As I am about to celebrate my 15-year anniversary of leading Zumba Fitness classes, it occurred to me that there are several similarities between leading a Zumba class and leading an organization. I know what you’re thinking – that’s an odd comparison. How could leading a fitness class compare to leading a whole organization?

First, Zumba is dance fitness, choreographed to Latin and world music: Salsa, Reggaeton, Bollywood, and more.

As you can imagine, the primary job of a Zumba Fitness instructor is to make sure the participants are not only engaging in physical activity, but also having fun and staying motivated.

A smart instructor does not simply stand in front of the room and lead movements. They actually move about the room giving participants attention and motivation by dancing and laughing with them. This fun factor is one of the keys to engagement.

Imagine leaders and managers who often engage with their teams with positive reinforcement? Employees would feel more satisfied.

Moreover, workers want to feel connected to the higher purpose of the company, and engaging with the leadership can contribute to that need.

The next phase of leading a Zumba class is cueing.

This is how the students know when and where to move. Cueing requires a talent for true multi-tasking. The instructor is thinking about the music and the current set of steps, while simultaneously preparing to cue the next move.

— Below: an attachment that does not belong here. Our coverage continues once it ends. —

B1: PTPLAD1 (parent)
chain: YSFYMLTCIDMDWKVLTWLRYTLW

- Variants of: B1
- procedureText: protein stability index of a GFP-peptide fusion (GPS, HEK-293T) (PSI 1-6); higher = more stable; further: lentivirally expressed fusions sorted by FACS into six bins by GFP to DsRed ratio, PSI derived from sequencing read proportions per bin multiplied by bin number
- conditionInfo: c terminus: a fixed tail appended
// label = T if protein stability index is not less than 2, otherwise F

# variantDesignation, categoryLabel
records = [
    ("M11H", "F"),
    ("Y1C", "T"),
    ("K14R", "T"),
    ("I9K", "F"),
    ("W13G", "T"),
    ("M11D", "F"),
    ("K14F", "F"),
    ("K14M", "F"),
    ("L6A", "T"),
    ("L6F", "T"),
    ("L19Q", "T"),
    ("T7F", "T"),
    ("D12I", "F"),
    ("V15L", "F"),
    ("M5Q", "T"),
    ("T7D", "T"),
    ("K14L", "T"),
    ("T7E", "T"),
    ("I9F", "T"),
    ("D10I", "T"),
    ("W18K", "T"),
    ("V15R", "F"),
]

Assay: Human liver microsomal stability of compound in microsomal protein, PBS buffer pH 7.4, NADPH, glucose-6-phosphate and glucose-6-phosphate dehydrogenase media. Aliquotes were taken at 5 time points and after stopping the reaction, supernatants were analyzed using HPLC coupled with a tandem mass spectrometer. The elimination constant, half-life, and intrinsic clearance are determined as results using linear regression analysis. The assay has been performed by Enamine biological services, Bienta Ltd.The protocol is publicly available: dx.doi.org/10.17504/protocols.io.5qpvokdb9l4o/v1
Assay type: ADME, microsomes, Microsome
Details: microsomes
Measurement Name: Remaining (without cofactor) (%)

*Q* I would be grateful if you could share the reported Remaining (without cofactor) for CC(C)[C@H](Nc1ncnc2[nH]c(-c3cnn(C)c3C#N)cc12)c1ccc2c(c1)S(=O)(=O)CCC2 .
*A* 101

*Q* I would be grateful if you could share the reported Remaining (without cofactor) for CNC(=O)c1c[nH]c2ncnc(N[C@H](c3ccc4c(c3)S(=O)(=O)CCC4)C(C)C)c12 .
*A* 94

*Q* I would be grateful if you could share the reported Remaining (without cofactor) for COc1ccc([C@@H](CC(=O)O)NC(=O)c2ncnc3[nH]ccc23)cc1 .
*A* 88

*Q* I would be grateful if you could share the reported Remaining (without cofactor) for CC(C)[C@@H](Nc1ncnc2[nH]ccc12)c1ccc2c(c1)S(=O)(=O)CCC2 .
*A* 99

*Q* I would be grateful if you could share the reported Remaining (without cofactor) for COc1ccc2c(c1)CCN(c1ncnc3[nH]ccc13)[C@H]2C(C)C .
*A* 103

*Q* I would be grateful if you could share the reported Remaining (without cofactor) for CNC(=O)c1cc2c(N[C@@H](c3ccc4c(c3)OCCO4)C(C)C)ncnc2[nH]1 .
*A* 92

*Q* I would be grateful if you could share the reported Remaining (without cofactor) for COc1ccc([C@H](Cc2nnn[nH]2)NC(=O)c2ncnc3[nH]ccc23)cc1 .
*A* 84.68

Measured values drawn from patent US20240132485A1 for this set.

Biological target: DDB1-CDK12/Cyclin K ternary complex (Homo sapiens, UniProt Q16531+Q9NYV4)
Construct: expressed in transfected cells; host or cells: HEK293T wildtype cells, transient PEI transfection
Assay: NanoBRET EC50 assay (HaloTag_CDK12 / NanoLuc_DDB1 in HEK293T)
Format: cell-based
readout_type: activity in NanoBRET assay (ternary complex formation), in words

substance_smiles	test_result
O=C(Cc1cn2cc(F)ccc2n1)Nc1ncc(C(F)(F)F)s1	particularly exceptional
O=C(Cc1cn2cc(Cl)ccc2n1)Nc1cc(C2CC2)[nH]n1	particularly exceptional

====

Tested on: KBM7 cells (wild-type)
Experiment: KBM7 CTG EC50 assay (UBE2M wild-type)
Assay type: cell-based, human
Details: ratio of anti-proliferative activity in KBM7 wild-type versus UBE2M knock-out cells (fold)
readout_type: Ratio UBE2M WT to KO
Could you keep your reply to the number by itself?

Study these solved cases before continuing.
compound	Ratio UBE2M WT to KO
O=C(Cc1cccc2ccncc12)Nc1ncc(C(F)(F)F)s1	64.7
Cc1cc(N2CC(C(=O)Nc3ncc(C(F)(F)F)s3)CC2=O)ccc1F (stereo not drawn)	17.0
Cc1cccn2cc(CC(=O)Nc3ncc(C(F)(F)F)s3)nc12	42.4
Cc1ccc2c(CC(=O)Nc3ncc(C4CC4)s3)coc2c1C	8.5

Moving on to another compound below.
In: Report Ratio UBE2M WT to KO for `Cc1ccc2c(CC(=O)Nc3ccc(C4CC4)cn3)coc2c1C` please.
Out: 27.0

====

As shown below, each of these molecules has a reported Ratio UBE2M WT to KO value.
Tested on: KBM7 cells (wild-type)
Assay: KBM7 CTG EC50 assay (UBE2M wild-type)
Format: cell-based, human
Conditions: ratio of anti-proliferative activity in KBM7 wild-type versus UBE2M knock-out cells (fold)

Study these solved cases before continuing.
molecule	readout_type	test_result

For leaders, cueing is equally important. When and how should cueing happen? When planning a major change, how much advance warning do you supply? And how well do you engage and prepare the teams for the change? Do you simply dictate that a change is coming or due you engage the teams to contribute to the requirements?

Finally, managers are planning for future projects. Simultaneously they’re tracking current projects, ensuring workers have all the necessary resources. They’re helping them navigate their career. Most importantly, they are spending enough time with each team member individually and as a group. They are instilling fun into the workday by going for occasional walks or lunches or a fun outing. And they’re listening to and recognizing employees for their hard work in the way they wish to be recognized.

In all of these ways leading an organization is similar to leading a Zumba Fitness class. A leader has to be aware of all parts of their organization simultaneously. They obviously have to have their eye on the bottom line before and during the current quarter. They have to ensure that their product or service is satisfying their customers. They have to make sure employees are happy and healthy and productive. And they have to stay connected to managers to make sure they are giving the best to their teams.